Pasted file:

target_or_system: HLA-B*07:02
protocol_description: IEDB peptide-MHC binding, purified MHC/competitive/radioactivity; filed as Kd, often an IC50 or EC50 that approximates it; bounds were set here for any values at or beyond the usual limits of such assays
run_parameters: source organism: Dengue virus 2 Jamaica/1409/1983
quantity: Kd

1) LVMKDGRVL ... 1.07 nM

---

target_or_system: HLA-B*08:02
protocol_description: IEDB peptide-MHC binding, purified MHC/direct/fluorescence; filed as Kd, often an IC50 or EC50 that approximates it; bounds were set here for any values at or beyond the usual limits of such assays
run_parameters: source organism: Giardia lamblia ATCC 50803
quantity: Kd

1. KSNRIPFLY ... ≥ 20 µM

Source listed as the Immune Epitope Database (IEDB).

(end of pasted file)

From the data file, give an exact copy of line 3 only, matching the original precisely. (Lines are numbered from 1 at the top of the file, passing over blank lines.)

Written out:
run_parameters: source organism: Dengue virus 2 Jamaica/1409/1983